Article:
Hicks

safari sidebar - beta screenshots (updated)

That’s right. I’ve just received a new Saft beta, with the sidebar that I’ve been bellyaching about for months! To be honest, alhough I pestered Hao for this feature, I never really thought it would be possible, but hey, it never hurts to ask. Hao seems to like a challenge however, and he’s been kind enough to allow me to post screenshots here.

This version works the same as other releases of Saft. The plug-in goes into the Library>InputMangers folder replacing the previous version. Once launched, Safari then has the ‘Show Sidebar’ command in the Safari menu (this is a temporary position).

At the moment, once opened, there is no way to close it (this is a beta after all), but I get the feeling that I’ll probably leave it open most of the time.

Enough talk, here’s how it looks (full size version here)

Thankfully, Hao decided on a Finder-style sidebar, rather than an OS X drawer. These always look a bit stuck on to me (although I’m warming to them more these days).

As you can see, the sidebar sits underneath the tab bar, and its width is adjustable as you would expect. At the moment there are 4 ‘panels’ – bookmark searching, history, Versiontracker RSS and a google search. In the real release, Hao says that “one should be able to add RSS feeds, URL shortcuts like the one for Google, sidebars for local html files”. Superb! I had wondered whether downloads should go in there too, but as the recent builds of Shiira has shown, this could be a bit too cramped.

At the moment, just the bookmark search doesn’t work. Each of the panel buttons toggle the content beneath it (click to show, click to hide). Scrollbars come in when this pushes content below the window.

History is searchable, so although it only shows the last 12 places, as you type in the search field, the history is filtered.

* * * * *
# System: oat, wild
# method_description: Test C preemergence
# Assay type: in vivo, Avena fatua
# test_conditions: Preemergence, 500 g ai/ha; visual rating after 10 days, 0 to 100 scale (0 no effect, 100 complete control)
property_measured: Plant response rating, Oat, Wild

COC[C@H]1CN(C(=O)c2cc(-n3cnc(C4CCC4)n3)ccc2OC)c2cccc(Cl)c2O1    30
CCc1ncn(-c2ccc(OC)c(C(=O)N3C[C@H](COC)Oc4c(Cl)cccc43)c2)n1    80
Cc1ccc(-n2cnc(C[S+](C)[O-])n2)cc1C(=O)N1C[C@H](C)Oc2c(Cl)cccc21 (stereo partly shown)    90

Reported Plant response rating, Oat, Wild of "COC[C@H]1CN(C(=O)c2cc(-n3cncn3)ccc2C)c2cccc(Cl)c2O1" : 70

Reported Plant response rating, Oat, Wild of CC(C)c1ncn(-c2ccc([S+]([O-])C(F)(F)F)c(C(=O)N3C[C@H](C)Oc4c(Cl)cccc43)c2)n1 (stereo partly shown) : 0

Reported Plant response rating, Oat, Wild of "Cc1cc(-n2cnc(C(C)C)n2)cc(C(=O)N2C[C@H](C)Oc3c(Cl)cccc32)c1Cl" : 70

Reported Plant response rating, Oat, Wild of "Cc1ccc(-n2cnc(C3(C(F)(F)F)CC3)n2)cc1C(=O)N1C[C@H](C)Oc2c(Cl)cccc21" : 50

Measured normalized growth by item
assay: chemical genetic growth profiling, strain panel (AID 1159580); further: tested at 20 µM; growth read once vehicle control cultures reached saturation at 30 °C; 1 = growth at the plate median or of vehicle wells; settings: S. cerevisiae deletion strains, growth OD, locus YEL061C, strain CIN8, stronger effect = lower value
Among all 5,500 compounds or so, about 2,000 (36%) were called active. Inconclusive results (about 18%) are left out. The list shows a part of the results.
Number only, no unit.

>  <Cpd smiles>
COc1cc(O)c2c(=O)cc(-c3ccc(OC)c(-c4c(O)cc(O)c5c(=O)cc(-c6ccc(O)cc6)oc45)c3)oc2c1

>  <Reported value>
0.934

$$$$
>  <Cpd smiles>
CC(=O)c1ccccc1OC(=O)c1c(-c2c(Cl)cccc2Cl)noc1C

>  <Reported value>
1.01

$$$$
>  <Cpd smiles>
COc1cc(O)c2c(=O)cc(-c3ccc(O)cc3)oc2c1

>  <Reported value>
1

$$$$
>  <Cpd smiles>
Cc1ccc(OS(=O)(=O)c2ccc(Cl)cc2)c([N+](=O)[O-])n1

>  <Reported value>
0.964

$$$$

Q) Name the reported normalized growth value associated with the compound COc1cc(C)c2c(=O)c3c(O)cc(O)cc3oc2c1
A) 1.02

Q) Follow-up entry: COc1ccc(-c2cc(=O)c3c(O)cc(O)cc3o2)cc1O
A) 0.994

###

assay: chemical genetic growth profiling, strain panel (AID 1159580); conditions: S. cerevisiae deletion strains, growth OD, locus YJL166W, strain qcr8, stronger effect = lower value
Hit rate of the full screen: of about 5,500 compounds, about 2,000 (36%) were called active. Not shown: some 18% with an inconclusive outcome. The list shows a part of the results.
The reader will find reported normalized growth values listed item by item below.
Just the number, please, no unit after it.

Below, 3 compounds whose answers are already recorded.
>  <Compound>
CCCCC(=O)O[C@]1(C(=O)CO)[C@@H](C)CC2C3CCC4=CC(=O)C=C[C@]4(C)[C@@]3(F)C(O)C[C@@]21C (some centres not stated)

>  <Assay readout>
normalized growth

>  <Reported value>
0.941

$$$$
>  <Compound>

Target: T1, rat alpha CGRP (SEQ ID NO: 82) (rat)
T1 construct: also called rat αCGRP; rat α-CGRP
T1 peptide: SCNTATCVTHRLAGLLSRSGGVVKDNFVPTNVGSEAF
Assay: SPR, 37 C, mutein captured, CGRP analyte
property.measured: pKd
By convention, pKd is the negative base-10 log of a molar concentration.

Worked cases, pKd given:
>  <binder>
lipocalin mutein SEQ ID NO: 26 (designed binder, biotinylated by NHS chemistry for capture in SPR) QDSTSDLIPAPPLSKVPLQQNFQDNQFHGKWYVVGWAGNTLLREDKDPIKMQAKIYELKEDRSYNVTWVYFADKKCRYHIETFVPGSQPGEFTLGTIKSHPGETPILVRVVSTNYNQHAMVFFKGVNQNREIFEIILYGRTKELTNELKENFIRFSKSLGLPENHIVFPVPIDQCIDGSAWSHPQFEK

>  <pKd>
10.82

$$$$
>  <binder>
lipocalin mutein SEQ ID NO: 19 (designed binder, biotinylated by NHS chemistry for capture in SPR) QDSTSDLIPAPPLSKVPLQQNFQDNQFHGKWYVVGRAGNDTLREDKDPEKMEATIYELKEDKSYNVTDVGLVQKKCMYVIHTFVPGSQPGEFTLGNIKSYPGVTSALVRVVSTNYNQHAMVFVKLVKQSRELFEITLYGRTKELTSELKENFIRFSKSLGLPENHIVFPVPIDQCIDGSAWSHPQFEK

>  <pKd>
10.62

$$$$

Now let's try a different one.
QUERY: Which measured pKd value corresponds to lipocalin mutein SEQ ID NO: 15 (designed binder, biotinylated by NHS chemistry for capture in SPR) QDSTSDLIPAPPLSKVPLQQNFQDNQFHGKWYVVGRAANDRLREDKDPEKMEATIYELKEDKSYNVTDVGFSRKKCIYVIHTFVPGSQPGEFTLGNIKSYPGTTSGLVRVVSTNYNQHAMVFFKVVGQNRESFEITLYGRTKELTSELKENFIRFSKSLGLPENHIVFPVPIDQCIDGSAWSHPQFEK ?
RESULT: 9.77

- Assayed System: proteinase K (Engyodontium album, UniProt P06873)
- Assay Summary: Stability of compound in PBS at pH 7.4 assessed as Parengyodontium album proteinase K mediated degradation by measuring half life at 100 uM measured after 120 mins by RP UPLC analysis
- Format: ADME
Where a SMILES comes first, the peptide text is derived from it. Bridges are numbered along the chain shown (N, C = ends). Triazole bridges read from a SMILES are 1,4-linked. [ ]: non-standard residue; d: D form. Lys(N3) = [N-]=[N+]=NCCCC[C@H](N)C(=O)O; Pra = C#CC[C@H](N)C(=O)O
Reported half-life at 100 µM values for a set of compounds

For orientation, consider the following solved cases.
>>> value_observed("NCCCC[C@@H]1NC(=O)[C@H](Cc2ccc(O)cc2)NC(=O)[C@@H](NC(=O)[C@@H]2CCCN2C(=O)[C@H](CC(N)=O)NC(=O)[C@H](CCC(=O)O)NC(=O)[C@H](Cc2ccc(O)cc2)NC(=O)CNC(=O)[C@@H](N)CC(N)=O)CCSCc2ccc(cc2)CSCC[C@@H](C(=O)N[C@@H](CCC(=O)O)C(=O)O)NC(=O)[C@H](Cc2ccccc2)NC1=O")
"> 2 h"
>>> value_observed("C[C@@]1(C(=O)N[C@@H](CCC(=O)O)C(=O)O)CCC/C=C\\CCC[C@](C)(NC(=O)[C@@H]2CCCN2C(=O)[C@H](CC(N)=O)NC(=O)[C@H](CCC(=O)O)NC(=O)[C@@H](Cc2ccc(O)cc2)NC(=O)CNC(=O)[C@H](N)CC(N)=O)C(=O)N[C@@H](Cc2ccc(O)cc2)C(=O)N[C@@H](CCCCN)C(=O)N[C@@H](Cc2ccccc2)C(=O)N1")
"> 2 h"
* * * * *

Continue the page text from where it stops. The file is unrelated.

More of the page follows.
The prelimary RSS panel shows just Versiontracker posts for now, but this works just fine. With all of these panels, command-clicking links opens them in new tabs, as you would expect.

Finally, the google search panel actually loads the google homepage in the sidebar, while search results are automatically opened in a new tab. This gives you a few more options than the toolbar google search, but I’m not sure I’d use this over the toolbar option.

The beauty is, each of these panels is just a html page, which I’ve styled with CSS. Hao explains: “The extended parts of sidebars are really just a mini web page. For history, bookmarks and RSS feeds, there are html templates in Saft’s resources folder. You can just modify it to whatever you like. Also, in the same way as adding RSS feeds, I will add support for sidebar template in a way that user supplies a folder with a plist file, which points to a html file, URL or a script file that generate HTMLs, so you can add almost anything to the sidebar…”(!).

Updated: Hao has done further work into the extensibility of the sidebar, and extra sidebar items can easily be added as .plugin files. As mentioned above. these can other web pages (local or remote – I’ve now got one set up for adding links to my textpattern setup), RSS feeds, and in the future – scripts such as perl or shell. So you can have whatever you want going on in there! The first application of this that I can see is a Safari version of the Firefox Web Developer Extension. Although not all would work in Safari, it would be an easy way to add a large folder of development bookmarklets to Safari.

Here’s an example. I’ve made a simple sidebar plug-in to view my Shortstats in the sidebar:

Thats all there is to say at the moment, except that I’m like a boy who’s just been told he can fly a real X-Wing Fighter. This has got real possibilities!